A Letter to My Daughter on the Nineteenth Anniversary of Her Death

Dear Kristen,

Can I tell you a secret? It’s ridiculous but I didn’t even know it was a secret until I heard Lady GaGa’s “Hair” this morning and then I realized that I’d kept it even from myself. In my ears, it’s a record where I always find you. “I’ve had enough, this is my prayer / That I’ll die livin’ just as free as my hair.” Those are the first song lyrics I’ve heard since “My clothes don’t fit me no more” in “Streets of Philadelphia” that capture what you
dealt with in those long, brief months you fought your illness.

Now, Gaga’s not as cool as you. She worries too much about being cool. You never worried about that—not as far as I could tell, and I was watching pretty closely. Why would you? You walked into a room and cool had arrived.

Nobody who remembers you could forget your glorious hair—blonde or strawberry, somewhere down around your shoulders or a little past, shimmering in motion, a glorious sight on a sunny winter’s day like this one. It looked as free as you always seemed to be feeling. Not free of worry or obligation. Free to be.

I know for a fact that cancer didn’t take much from the life you lived. But once you started the all-but-useless
chemotherapy, it took your hair. All your hair—not the way they do it in the movies and on TV, where they let the eyebrows stay. Chemo and cancer aren’t that kind.

Even if I hadn’t been caught up in the teenage hair wars of the ‘60s, I’d know that hair is a key to identity. I’d
know even if I hadn’t lost almost all my hair to age. What I remember, better than my own stringy locks, is the first time I saw a chemotherapy patient after you died. They looked just like you and I had to turn away. I’ve never turned away since then, that I promise you. Because I would never, even symbolically, turn away from your memory twice.

You lived beautifully without hair. We have pictures to prove it. The spirit shone more brightly from your eyes, your whole face was consumed with your conviction that life, not death, was what mattered.

Every time I write you, it always comes back to this same thing: The contradiction between the failure of your fight for life, and the reality that your life cannot be described  in any terms I know of, except duration, as anything but a monumental success.  You loved, and you were loved, for that matter you are still loved. You wrote, you danced, you sang, you worked, you slept late, you stayed up all night, you traveled, you had a home and a family and a man who loved you. When there was a fight, you figured out the right side to take, and you fought. When there were questions, you sought answers. When you saw that other people hurt, you tried to make them feel better.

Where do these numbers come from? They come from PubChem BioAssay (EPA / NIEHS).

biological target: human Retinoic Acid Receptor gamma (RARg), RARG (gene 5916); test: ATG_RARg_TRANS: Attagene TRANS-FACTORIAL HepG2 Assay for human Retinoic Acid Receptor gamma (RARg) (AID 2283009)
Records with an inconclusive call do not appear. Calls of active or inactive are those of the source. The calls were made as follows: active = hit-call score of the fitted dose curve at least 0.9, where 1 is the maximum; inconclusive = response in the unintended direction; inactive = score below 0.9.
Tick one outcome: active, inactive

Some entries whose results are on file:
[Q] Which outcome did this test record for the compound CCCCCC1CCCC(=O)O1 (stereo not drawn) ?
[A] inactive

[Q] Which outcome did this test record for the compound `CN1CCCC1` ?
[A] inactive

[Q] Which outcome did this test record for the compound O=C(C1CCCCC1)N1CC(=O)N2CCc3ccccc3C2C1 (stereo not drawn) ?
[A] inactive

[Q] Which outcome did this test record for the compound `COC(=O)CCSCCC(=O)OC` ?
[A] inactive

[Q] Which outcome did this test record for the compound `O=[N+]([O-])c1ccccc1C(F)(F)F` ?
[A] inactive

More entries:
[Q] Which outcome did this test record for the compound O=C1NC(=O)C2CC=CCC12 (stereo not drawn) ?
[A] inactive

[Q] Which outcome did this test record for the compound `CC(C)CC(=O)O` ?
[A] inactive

As in anybody’s life, there were fights that couldn’t be won, consolation that didn’t change anything, important questions that lacked sensible answers, flat-out disappointments in some of your ambitions. Eventually there was even betrayal by your own body. Yet you had the courage and the grace to let it go, to move on, to come back to a center point that was fundamentally cheerful, accepting, open. You were a child of Manhattan, without a doubt, tough enough to cope with the worst and smart enough to try to outwit fate without ever denying who held the cards. If you could be cynical (and, boy, could you), you were the most optimistic cynic I ever met.

One reason I’m talking about this now is that I am watching that spirit rise again. It never made itself entirely
absent from my life, of course. Like everybody, you were a product of the family you grew up in, and if there’s anything that defines Barbara, Sasha and me, it is absolutely an optimistic cynicism. We assume the worst and look for the best. I’d say that we have done it better over the past nineteen years because of the example you set, but then again, the example you set was only the most extreme version of that family trait.

To me, the entire wonder of human life, its majesty and its mystery, are bound up in this ability to share aspects of our personality and yet arrive at a remarkably original individual synthesis—billions of times over. You and Sasha, sleeping literally within a few feet of one another most of the nights of your lives, are the paradigm, a similarity for every difference, a contradiction for every convergence. One of the luckiest